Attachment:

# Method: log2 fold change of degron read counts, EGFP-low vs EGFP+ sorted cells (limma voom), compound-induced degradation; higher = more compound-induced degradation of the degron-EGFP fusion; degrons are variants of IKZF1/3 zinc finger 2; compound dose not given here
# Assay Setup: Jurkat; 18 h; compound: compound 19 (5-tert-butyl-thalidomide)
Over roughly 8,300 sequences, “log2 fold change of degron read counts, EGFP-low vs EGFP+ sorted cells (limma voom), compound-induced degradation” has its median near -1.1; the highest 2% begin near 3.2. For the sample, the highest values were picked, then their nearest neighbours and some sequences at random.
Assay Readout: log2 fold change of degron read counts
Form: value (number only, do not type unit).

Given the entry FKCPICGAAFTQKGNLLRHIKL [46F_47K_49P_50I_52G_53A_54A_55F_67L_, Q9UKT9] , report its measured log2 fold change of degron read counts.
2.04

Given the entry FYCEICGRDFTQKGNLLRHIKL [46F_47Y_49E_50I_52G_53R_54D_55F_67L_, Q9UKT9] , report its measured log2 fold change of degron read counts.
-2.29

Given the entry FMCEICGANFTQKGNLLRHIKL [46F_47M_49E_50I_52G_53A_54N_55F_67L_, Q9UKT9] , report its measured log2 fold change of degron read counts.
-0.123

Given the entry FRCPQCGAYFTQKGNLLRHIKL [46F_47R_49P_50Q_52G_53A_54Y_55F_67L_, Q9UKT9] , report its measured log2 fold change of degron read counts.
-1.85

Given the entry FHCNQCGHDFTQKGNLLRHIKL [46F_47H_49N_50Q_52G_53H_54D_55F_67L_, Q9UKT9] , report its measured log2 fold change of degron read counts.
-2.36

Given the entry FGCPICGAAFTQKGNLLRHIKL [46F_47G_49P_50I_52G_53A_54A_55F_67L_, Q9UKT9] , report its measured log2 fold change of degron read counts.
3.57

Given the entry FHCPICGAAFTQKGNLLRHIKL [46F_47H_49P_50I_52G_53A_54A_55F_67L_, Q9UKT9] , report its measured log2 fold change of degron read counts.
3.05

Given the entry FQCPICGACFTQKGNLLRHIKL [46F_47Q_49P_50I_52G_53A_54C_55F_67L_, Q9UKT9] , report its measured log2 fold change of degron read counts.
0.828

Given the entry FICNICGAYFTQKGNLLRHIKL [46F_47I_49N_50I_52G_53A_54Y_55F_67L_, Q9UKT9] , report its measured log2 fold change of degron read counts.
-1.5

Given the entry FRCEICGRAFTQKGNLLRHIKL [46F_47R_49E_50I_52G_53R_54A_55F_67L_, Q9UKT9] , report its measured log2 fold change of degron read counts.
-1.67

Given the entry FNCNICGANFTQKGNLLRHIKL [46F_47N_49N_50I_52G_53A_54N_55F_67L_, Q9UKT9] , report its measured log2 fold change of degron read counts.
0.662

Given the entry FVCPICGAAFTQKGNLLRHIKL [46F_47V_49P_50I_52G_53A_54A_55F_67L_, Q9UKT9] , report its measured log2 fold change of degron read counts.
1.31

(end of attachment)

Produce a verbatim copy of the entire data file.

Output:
# Method: log2 fold change of degron read counts, EGFP-low vs EGFP+ sorted cells (limma voom), compound-induced degradation; higher = more compound-induced degradation of the degron-EGFP fusion; degrons are variants of IKZF1/3 zinc finger 2; compound dose not given here
# Assay Setup: Jurkat; 18 h; compound: compound 19 (5-tert-butyl-thalidomide)
Over roughly 8,300 sequences, “log2 fold change of degron read counts, EGFP-low vs EGFP+ sorted cells (limma voom), compound-induced degradation” has its median near -1.1; the highest 2% begin near 3.2. For the sample, the highest values were picked, then their nearest neighbours and some sequences at random.
Assay Readout: log2 fold change of degron read counts
Form: value (number only, do not type unit).

Given the entry FKCPICGAAFTQKGNLLRHIKL [46F_47K_49P_50I_52G_53A_54A_55F_67L_, Q9UKT9] , report its measured log2 fold change of degron read counts.
2.04

Given the entry FYCEICGRDFTQKGNLLRHIKL [46F_47Y_49E_50I_52G_53R_54D_55F_67L_, Q9UKT9] , report its measured log2 fold change of degron read counts.
-2.29

Given the entry FMCEICGANFTQKGNLLRHIKL [46F_47M_49E_50I_52G_53A_54N_55F_67L_, Q9UKT9] , report its measured log2 fold change of degron read counts.
-0.123

Given the entry FRCPQCGAYFTQKGNLLRHIKL [46F_47R_49P_50Q_52G_53A_54Y_55F_67L_, Q9UKT9] , report its measured log2 fold change of degron read counts.
-1.85

Given the entry FHCNQCGHDFTQKGNLLRHIKL [46F_47H_49N_50Q_52G_53H_54D_55F_67L_, Q9UKT9] , report its measured log2 fold change of degron read counts.
-2.36

Given the entry FGCPICGAAFTQKGNLLRHIKL [46F_47G_49P_50I_52G_53A_54A_55F_67L_, Q9UKT9] , report its measured log2 fold change of degron read counts.
3.57

Given the entry FHCPICGAAFTQKGNLLRHIKL [46F_47H_49P_50I_52G_53A_54A_55F_67L_, Q9UKT9] , report its measured log2 fold change of degron read counts.
3.05

Given the entry FQCPICGACFTQKGNLLRHIKL [46F_47Q_49P_50I_52G_53A_54C_55F_67L_, Q9UKT9] , report its measured log2 fold change of degron read counts.
0.828

Given the entry FICNICGAYFTQKGNLLRHIKL [46F_47I_49N_50I_52G_53A_54Y_55F_67L_, Q9UKT9] , report its measured log2 fold change of degron read counts.
-1.5

Given the entry FRCEICGRAFTQKGNLLRHIKL [46F_47R_49E_50I_52G_53R_54A_55F_67L_, Q9UKT9] , report its measured log2 fold change of degron read counts.
-1.67

Given the entry FNCNICGANFTQKGNLLRHIKL [46F_47N_49N_50I_52G_53A_54N_55F_67L_, Q9UKT9] , report its measured log2 fold change of degron read counts.
0.662

Given the entry FVCPICGAAFTQKGNLLRHIKL [46F_47V_49P_50I_52G_53A_54A_55F_67L_, Q9UKT9] , report its measured log2 fold change of degron read counts.
1.31